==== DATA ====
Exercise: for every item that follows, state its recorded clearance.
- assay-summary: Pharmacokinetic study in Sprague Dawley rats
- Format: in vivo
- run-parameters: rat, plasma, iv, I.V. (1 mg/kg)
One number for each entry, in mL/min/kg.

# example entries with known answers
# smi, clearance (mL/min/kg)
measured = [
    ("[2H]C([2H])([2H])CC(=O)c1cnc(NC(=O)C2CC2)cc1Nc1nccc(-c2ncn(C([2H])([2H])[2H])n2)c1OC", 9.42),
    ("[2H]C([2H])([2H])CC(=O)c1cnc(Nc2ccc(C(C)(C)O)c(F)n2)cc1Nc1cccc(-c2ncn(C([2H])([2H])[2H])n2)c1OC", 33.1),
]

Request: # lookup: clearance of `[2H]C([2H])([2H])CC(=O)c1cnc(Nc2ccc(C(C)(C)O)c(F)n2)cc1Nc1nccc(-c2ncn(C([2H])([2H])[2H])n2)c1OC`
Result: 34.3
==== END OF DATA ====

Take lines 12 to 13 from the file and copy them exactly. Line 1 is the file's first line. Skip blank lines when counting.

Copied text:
Request: # lookup: clearance of `[2H]C([2H])([2H])CC(=O)c1cnc(Nc2ccc(C(C)(C)O)c(F)n2)cc1Nc1nccc(-c2ncn(C([2H])([2H])[2H])n2)c1OC`
Result: 34.3